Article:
210. Course Schedule II

Difficulty: Medium

Frequency: N/A

There are a total of n courses you have to take, labeled from 0 to n - 1.

Some courses may have prerequisites, for example to take course 0 you have to first take course 1, which is expressed as a pair: [0,1]

Given the total number of courses and a list of prerequisite pairs, return the ordering of courses you should take to finish all courses.

There may be multiple correct orders, you just need to return one of them. If it is impossible to finish all courses, return an empty array.

For example:

2, [[1,0]]

There are a total of 2 courses to take. To take course 1 you should have finished course 0. So the correct course order is [0,1]

4, [[1,0],[2,0],[3,1],[3,2]]

There are a total of 4 courses to take. To take course 3 you should have finished both courses 1 and 2. Both courses 1 and 2 should be taken after you finished course 0. So one correct course order is [0,1,2,3]. Another correct ordering is[0,2,1,3].

Note:
The input prerequisites is a graph represented by a list of edges, not adjacency matrices. Read more about how a graph is represented.

click to show more hints.

Hints:

  1. This problem is equivalent to finding the topological order in a directed graph. If a cycle exists, no topological ordering exists and therefore it will be impossible to take all courses.
  2. Topological Sort via DFS – A great video tutorial (21 minutes) on Coursera explaining the basic concepts of Topological Sort.
  3. Topological sort could also be done via BFS.

Test Cases:


Solution 1:

Data structure:
Steps:
Complexity:
Runtime:
Space:
Code:
class Solution {
private:
    vector<unordered_set<int>> make_graph(int numCourses, vector<pair<int, int>>& prerequisites) {
        vector<unordered_set<int>> graph(numCourses);
        for (auto pre : prerequisites) {
            graph[pre.second].insert(pre.first);
        }
        return graph;
    }
    bool dfs(vector<unordered_set<int>>& graph, int node, vector<bool>& onpath, vector<bool>& visited, vector<int>& result) {
        if (visited[node]) return false;
        visited[node] = onpath[node] = true;
        for (int neighbor : graph[node]) {
            if (onpath[neighbor] || dfs(graph, neighbor, onpath, visited, result)) {
                return true;
            }
        }
        result.push_back(node);
        return onpath[node] = false;
    }
public:
    vector<int> findOrder(int numCourses, vector<pair<int, int>>& prerequisites) {
        vector<unordered_set<int>> graph = make_graph(numCourses, prerequisites);
        vector<bool> onpath(numCourses, false), visited(numCourses, false);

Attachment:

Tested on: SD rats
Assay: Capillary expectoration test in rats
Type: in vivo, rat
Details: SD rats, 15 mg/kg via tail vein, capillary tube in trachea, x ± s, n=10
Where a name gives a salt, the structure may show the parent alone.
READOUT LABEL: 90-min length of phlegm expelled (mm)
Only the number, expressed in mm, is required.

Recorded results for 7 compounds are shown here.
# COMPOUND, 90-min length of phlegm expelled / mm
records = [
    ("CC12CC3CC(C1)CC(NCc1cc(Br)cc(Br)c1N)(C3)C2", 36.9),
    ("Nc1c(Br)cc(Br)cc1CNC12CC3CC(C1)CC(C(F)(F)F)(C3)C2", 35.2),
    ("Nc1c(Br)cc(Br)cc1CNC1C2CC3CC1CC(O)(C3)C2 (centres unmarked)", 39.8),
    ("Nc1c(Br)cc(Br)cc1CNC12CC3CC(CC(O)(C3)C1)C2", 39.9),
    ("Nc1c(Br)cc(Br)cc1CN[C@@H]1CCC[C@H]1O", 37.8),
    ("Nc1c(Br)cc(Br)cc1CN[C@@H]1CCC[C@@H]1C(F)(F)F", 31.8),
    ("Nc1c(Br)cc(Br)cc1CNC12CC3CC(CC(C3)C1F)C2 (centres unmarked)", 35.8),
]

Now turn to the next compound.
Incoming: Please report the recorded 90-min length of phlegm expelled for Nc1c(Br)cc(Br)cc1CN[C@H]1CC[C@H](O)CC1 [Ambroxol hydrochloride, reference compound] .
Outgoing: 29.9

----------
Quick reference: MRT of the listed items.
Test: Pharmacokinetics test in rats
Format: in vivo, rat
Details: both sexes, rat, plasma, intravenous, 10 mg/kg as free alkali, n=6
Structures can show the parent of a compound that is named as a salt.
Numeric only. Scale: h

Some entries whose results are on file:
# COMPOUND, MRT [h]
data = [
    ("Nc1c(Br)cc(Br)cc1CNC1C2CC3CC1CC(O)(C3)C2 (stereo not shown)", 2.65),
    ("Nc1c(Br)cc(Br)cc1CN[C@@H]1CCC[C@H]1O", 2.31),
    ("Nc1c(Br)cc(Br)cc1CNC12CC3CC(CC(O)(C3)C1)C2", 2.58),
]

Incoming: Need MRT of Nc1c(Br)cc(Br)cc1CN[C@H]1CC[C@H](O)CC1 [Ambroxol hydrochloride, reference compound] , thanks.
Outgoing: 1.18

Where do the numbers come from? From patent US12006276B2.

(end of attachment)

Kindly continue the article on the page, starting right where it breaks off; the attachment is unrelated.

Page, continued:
vector<int> result;
        for (int i = 0; i < numCourses; i++) {
            if (!visited[i] && dfs(graph, i, onpath, visited, result)) {
                return {};
            }
        }
        reverse(result.begin(), result.end());
        return result;
    }
};

Solution 2:

Data structure:
steps:
Complexity:
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Submission errors:

 

Things to learn:

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207. Course Schedule

Difficulty: Medium

Frequency: N/A

There are a total of n courses you have to take, labeled from 0 to n - 1.

Some courses may have prerequisites, for example to take course 0 you have to first take course 1, which is expressed as a pair: [0,1]

Given the total number of courses and a list of prerequisite pairs, is it possible for you to finish all courses?

For example:

2, [[1,0]]

There are a total of 2 courses to take. To take course 1 you should have finished course 0. So it is possible.

2, [[1,0],[0,1]]

There are a total of 2 courses to take. To take course 1 you should have finished course 0, and to take course 0 you should also have finished course 1. So it is impossible.

Note:
The input prerequisites is a graph represented by a list of edges, not adjacency matrices. Read more about how a graph is represented.

click to show more hints.

Hints:

  1. This problem is equivalent to finding if a cycle exists in a directed graph. If a cycle exists, no topological ordering exists and therefore it will be impossible to take all courses.
  2. Topological Sort via DFS – A great video tutorial (21 minutes) on Coursera explaining the basic concepts of Topological Sort.
  3. Topological sort could also be done via BFS.

Test Cases:


Solution 1:

Data structure:
Steps:
Complexity:
Runtime:
Space:
Code:
class Solution {
private:
    vector<unordered_set<int>> make_graph(int numCourses, vector<pair<int, int>>& prerequisites) {
        vector<unordered_set<int>> graph(numCourses);
        for (auto pre : prerequisites) {
            graph[pre.second].insert(pre.first);
        }
        return graph;
    }
    bool dfs_cycle(vector<unordered_set<int>>& graph, int node, vector<bool>& onpath, vector<bool>& visited) {
        if (visited[node]) return false;
        onpath[node] = visited[node] = true;
        for (int neighbor : graph[node]) {
            if (onpath[neighbor] || dfs_cycle(graph, neighbor, onpath, visited)) {
                return true;
            }
        }
        return onpath[node] = false;
    }
    
public:
    bool canFinish(int numCourses, vector<pair<int, int>>& prerequisites) {
        vector<unordered_set<int>> graph = make_graph(numCourses, prerequisites);
        vector<bool> onpath(numCourses, false), visited(numCourses, false);
        for (int i = 0; i < numCourses; i++) {
            if (!visited[i] && dfs_cycle(graph, i, onpath, visited)) {
                return false;
            }
        }
        return true;
    }
};

Solution 2:

Data structure:
steps:
Complexity:
Runtime:
Space:
Code:


Submission errors:

 

Things to learn: